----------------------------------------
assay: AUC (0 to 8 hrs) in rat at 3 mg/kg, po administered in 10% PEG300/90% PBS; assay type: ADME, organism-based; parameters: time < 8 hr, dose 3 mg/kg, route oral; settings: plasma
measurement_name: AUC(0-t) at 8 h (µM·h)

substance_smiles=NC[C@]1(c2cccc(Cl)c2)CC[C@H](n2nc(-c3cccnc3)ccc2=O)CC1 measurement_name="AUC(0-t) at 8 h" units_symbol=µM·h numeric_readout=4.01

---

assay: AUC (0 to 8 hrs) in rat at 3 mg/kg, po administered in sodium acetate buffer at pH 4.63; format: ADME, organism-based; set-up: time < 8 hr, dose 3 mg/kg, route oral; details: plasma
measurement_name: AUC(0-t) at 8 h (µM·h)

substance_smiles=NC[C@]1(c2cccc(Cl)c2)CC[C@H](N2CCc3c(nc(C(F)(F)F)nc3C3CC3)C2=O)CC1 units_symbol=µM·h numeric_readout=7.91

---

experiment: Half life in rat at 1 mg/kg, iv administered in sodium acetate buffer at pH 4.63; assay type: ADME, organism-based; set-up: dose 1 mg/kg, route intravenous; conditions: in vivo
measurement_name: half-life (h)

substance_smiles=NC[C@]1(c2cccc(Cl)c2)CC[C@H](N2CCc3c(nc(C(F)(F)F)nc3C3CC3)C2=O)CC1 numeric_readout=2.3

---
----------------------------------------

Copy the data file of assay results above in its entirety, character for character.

assay: AUC (0 to 8 hrs) in rat at 3 mg/kg, po administered in 10% PEG300/90% PBS; assay type: ADME, organism-based; parameters: time < 8 hr, dose 3 mg/kg, route oral; settings: plasma
measurement_name: AUC(0-t) at 8 h (µM·h)

substance_smiles=NC[C@]1(c2cccc(Cl)c2)CC[C@H](n2nc(-c3cccnc3)ccc2=O)CC1 measurement_name="AUC(0-t) at 8 h" units_symbol=µM·h numeric_readout=4.01

---

assay: AUC (0 to 8 hrs) in rat at 3 mg/kg, po administered in sodium acetate buffer at pH 4.63; format: ADME, organism-based; set-up: time < 8 hr, dose 3 mg/kg, route oral; details: plasma
measurement_name: AUC(0-t) at 8 h (µM·h)

substance_smiles=NC[C@]1(c2cccc(Cl)c2)CC[C@H](N2CCc3c(nc(C(F)(F)F)nc3C3CC3)C2=O)CC1 units_symbol=µM·h numeric_readout=7.91

---

experiment: Half life in rat at 1 mg/kg, iv administered in sodium acetate buffer at pH 4.63; assay type: ADME, organism-based; set-up: dose 1 mg/kg, route intravenous; conditions: in vivo
measurement_name: half-life (h)

substance_smiles=NC[C@]1(c2cccc(Cl)c2)CC[C@H](N2CCc3c(nc(C(F)(F)F)nc3C3CC3)C2=O)CC1 numeric_readout=2.3

---